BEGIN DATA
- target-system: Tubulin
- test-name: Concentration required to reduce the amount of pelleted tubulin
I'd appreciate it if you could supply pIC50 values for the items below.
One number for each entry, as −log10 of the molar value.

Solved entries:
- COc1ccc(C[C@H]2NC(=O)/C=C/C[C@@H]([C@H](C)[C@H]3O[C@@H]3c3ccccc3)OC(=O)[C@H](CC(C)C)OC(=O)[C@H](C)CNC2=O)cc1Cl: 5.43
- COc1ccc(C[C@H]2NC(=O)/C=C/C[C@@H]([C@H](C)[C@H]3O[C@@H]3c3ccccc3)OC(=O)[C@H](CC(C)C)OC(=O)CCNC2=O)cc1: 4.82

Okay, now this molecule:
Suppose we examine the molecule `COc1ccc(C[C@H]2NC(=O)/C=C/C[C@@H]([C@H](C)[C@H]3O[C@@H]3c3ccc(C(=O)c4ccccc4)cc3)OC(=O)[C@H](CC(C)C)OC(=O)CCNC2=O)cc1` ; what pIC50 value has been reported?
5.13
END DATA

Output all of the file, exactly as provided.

- target-system: Tubulin
- test-name: Concentration required to reduce the amount of pelleted tubulin
I'd appreciate it if you could supply pIC50 values for the items below.
One number for each entry, as −log10 of the molar value.

Solved entries:
- COc1ccc(C[C@H]2NC(=O)/C=C/C[C@@H]([C@H](C)[C@H]3O[C@@H]3c3ccccc3)OC(=O)[C@H](CC(C)C)OC(=O)[C@H](C)CNC2=O)cc1Cl: 5.43
- COc1ccc(C[C@H]2NC(=O)/C=C/C[C@@H]([C@H](C)[C@H]3O[C@@H]3c3ccccc3)OC(=O)[C@H](CC(C)C)OC(=O)CCNC2=O)cc1: 4.82

Okay, now this molecule:
Suppose we examine the molecule `COc1ccc(C[C@H]2NC(=O)/C=C/C[C@@H]([C@H](C)[C@H]3O[C@@H]3c3ccc(C(=O)c4ccccc4)cc3)OC(=O)[C@H](CC(C)C)OC(=O)CCNC2=O)cc1` ; what pIC50 value has been reported?
5.13